Politicisation of rights

What impedes the Forest Rights Act, 2006, from being implemented in the Sundarban Biosphere Reserve in West Bengal?

By Amrita Sen
Published: Tuesday 15 January 2019
Illustration: Tarique Aziz

The Forest Rights Act, 2006 (FRA), has been an iconic forest law in India. It aims to recognise the long-drawn historical injustice done to the forest-dependent communities and grants two kinds of forest rights: individual and community. Though FRA is a significant departure from the centralised forest governance policies, its implementation is infested with ambiguities, in terms of transfer of powers to local bodies.

Take the case of the two districts of North and South 24 Parganas of West Bengal, where FRA has not yet been implemented. Sundarban Biosphere Reserve (SBR) is located in parts of these two districts. SBR is partially inhabited and partially forested. The inhabited areas of SBR fall within North and South 24 Parganas and accommodates a large number of forest-dependent communities, especially in the lower island villages bordering the forests.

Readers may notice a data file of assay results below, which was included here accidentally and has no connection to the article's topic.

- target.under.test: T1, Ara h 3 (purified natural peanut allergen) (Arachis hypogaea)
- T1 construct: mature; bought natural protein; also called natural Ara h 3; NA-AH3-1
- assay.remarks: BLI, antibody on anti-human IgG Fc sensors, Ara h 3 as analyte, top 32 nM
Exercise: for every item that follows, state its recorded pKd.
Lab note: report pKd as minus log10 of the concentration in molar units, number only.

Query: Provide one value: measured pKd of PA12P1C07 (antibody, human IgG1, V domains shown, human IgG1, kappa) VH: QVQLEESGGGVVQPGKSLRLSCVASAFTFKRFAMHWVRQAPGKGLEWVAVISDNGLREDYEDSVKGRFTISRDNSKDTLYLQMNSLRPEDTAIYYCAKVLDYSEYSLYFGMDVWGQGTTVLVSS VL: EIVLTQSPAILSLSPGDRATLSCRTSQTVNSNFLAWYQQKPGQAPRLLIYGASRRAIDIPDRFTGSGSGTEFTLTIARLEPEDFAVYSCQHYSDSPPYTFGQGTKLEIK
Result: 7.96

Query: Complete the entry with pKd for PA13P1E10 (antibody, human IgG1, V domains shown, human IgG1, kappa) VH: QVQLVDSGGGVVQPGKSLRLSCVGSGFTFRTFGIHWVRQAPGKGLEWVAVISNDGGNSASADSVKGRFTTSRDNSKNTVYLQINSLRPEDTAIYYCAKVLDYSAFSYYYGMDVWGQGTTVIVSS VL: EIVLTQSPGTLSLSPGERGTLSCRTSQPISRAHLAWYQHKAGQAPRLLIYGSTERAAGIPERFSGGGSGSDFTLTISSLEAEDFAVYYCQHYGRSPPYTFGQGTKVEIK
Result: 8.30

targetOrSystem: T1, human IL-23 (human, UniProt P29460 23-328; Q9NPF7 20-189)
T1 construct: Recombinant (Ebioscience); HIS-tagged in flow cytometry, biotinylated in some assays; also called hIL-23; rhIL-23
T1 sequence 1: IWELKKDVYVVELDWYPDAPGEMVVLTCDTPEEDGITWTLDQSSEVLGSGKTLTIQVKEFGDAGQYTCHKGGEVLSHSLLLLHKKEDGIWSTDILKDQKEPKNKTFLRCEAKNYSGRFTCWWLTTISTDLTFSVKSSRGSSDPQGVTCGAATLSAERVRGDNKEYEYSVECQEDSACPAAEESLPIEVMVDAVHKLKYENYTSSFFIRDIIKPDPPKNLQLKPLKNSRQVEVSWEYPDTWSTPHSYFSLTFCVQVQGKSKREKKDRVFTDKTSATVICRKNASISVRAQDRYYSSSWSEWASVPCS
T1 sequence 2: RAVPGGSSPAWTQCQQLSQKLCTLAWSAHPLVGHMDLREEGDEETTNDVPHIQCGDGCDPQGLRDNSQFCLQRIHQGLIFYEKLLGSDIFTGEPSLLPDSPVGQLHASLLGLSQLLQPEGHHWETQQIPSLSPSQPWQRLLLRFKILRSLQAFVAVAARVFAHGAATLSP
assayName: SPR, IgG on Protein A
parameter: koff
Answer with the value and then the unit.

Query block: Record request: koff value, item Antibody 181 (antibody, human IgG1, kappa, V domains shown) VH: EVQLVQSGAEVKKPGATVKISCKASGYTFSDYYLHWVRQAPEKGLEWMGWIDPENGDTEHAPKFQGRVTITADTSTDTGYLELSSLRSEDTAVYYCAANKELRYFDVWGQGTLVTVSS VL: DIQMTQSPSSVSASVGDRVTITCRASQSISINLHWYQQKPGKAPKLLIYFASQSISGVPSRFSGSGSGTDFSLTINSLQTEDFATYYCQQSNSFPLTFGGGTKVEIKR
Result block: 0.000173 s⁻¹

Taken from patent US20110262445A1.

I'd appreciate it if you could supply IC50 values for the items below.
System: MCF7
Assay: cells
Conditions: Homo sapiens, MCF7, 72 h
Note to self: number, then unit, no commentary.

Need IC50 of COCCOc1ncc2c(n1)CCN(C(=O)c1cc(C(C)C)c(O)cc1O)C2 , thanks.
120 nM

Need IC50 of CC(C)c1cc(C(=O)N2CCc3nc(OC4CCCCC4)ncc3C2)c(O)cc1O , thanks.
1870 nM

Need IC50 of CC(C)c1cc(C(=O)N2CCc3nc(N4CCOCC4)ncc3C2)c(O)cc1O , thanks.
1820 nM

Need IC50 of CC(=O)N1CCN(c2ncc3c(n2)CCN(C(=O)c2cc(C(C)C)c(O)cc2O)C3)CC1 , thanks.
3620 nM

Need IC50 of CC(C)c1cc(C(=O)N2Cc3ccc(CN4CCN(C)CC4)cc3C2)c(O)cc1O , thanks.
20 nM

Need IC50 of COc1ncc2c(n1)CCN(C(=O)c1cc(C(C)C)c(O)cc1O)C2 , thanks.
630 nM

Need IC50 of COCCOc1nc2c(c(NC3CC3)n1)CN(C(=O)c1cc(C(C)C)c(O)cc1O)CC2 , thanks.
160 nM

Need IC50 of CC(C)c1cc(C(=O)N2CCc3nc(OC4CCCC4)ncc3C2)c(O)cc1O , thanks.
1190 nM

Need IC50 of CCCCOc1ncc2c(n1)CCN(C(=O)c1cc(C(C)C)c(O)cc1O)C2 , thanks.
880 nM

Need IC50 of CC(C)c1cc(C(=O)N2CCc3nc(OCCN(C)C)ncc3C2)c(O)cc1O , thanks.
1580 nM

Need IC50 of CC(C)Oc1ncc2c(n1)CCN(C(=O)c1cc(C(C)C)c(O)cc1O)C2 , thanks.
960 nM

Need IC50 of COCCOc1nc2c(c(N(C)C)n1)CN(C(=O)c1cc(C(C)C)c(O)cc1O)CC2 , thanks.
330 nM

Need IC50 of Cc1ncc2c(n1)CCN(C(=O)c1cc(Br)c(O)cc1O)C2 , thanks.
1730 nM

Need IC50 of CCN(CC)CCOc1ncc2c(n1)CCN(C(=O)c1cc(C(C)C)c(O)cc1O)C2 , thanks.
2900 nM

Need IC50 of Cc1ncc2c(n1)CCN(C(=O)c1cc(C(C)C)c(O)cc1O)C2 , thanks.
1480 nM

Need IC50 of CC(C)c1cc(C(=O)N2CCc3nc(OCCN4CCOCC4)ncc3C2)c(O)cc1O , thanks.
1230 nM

These people—called forest workers—catch fish from the river creeks interspersed within the forest areas and collect honey from mangrove trees. However, forest-based occupations are practiced by travelling inside the forests since no village or human habitation exist inside the forest areas of Sundarbans.

It must be kept in mind that to claim the benefits under FRA, forest communities do not necessarily need to be a “forest dweller”. The Ministry of Tribal Affairs has clarified that people who spend most of their time either in temporary makeshift structures or working on patches of land in forest areas—irrespective of whether their dwelling houses are located outside the forest or forest land—are entitled to forest rights. Despite this clarification, the Backward Classes Welfare Department of West Bengal—the nodal body implementing the Act in the state—cites the absence of habitations inside the forests as the major reason for non-implementation of FRA in SBR. Sources say that deputations to implement FRA in North and South 24 Parganas have been overruled repeatedly by district magistrates and the forest department, citing the global prominence of Sundarbans as a World Heritage Site.

But the reasons not implementing FRA in SBR are political. Though the erstwhile Left Front government displayed a steadfast role in implementing the Act nationwide, Forest Rights Committees (FRCs) in West Bengal were dominated by Communist leaders. The transfer of political power in the state in 2011 did little to improve this tarnished and power-ridden process of FRA implementation in the state. Instead of land titles, only Record of Rights were distributed in many districts, whereas in others, FRCs were not even recognised as institutional bodies.

FRA rests most of the powers with the Gram Sabha. However, in SBR, the idea of a Gram Sabha is different. Village or “gram” in West Bengal represents an entire area under a gram panchayat, with a constellation of hamlets, and not a single one.